Test cell 2B in this Example 2 series was constructed with a Pt-black anode and a single Au-black cathode (both with gold current collector). It should be noted that "gold black" is the generally accepted term in the art for finely divided gold used in the paste composition with Teflon in the ratio of 75% Au to 25% Teflon, and presents a brownish appearance. The fuel was 25 g/dl glucose in 0.1 M phosphate buffer at pH 6.0. This cell also exhibited poor performance from approximately similar open cell voltage drifting downwardly from the level of 0.5 v after approximately one day to 0.21 v at about 24 days. Some irregularity in voltage was experienced in the level between 0.2-28 v through the 35th day at which time the voltage dropped off rapidly to 0.01 v at the 48th day. This cell was not deemed satisfactory.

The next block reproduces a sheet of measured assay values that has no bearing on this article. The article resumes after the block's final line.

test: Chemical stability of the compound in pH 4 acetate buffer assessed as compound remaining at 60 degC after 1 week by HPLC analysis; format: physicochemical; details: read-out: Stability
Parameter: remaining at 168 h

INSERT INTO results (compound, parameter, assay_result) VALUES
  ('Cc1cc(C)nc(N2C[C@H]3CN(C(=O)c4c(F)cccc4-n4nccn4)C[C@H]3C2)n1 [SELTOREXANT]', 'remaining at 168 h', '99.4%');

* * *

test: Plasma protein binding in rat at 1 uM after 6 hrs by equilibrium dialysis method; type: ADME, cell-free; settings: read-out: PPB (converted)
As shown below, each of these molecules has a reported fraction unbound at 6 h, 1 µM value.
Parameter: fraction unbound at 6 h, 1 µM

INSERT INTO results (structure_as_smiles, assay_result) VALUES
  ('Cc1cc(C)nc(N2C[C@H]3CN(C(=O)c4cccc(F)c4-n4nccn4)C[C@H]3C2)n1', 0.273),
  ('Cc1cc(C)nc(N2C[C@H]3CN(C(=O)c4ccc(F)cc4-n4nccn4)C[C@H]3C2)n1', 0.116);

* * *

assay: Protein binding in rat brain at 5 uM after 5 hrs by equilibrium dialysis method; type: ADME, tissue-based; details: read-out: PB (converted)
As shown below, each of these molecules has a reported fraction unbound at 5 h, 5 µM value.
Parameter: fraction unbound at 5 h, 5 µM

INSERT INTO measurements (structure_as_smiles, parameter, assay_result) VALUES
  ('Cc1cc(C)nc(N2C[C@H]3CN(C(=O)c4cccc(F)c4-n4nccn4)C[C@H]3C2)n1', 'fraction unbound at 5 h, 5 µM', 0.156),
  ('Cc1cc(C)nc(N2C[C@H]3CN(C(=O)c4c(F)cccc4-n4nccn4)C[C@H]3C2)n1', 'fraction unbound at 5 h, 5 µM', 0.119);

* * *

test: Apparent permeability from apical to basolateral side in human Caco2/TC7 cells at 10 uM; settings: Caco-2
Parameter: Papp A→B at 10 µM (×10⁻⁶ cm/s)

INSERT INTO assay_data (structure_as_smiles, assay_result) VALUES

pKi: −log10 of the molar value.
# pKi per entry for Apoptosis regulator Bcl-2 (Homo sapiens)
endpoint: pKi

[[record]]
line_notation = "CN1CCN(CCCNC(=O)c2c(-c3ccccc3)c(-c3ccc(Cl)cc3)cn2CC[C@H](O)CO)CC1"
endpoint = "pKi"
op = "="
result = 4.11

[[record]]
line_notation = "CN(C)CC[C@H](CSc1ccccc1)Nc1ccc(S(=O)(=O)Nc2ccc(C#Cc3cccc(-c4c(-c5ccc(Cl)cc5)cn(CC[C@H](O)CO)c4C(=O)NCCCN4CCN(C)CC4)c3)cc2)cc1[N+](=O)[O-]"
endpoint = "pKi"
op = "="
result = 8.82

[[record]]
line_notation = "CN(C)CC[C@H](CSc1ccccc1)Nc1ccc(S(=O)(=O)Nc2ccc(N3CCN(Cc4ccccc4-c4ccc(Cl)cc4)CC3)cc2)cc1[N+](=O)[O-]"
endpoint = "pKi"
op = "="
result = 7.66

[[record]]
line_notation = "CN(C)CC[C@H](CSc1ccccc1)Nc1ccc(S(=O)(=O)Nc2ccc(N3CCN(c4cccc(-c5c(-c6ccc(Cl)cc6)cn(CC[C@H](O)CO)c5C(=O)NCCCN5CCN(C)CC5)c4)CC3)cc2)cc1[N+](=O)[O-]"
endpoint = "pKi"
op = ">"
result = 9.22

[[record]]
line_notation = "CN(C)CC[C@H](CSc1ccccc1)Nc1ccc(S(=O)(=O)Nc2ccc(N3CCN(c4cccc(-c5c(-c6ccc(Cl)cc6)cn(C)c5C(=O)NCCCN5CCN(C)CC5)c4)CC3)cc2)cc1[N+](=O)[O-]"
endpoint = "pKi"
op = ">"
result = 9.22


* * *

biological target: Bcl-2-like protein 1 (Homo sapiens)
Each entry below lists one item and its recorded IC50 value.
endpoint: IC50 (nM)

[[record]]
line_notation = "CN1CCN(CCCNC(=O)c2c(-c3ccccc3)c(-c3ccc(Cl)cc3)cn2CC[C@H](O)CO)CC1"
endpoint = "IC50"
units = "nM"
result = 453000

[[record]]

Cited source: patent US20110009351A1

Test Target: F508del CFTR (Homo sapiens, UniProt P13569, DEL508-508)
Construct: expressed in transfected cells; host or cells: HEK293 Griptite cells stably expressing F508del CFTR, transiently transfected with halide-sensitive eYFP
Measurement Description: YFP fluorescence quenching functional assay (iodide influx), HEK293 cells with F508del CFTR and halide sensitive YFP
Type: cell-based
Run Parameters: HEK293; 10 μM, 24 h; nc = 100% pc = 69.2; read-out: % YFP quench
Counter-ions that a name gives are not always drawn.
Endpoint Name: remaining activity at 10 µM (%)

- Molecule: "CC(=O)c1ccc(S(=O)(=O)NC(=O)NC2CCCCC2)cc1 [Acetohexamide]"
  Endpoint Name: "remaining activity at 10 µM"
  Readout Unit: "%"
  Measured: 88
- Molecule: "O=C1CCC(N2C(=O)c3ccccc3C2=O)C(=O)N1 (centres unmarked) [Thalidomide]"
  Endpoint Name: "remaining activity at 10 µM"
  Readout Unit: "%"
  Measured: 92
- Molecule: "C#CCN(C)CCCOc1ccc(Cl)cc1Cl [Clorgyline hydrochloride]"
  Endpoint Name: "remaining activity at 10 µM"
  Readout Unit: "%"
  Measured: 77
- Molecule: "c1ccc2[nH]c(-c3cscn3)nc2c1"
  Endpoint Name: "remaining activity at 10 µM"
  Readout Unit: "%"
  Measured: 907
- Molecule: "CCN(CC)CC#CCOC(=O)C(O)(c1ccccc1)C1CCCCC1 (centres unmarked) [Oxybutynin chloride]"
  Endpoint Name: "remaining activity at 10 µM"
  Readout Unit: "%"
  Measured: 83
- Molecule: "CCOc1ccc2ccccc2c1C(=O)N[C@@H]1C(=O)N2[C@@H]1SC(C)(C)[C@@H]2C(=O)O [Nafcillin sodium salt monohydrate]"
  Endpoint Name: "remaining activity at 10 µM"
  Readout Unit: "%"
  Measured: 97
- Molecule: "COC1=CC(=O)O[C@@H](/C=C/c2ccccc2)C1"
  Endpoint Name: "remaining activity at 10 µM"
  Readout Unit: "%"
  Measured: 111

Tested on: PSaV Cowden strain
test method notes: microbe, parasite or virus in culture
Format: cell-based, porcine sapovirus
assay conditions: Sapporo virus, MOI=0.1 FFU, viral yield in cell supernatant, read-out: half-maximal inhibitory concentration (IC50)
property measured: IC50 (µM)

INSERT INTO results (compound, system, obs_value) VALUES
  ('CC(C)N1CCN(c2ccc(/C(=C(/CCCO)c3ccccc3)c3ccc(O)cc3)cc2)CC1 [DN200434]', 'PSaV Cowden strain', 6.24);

In both of these test cells 2A and 2B, the pH of the internal fuel/electrolyte solution was found to be very acidic, that is, a pH of 2.0-3.0 when the cell was terminated because of poor performance at around 50 days.
The products of glucose oxidation under the conditions of operation of the cell are proposed as gluconic acid and/or glucuronic acid which accordingly may be the cause of the pH drop. Such a pH change has not been observed in the cells of this invention employing glycerol as the fuel, and accordingly, glycerol is the preferred fuel, that is, the currently preferred best mode of practicing the invention. While we do not wish to be bound by theory, we believe that the reason for lack of such a pH change in the glycerol-fueled cells is that the oxidation product is glyceraldehyde which is not acidic. In addition, the internal electrolyte used in the glycerol cell has a greater buffering capacity of 0.3 M as compared to the 0.1 M phosphate buffer used in the cells 2A and 2B. Further, the initial pH of the glycerol cell is set at 7.4 as compared to 6.0 for cells 2A and 2B.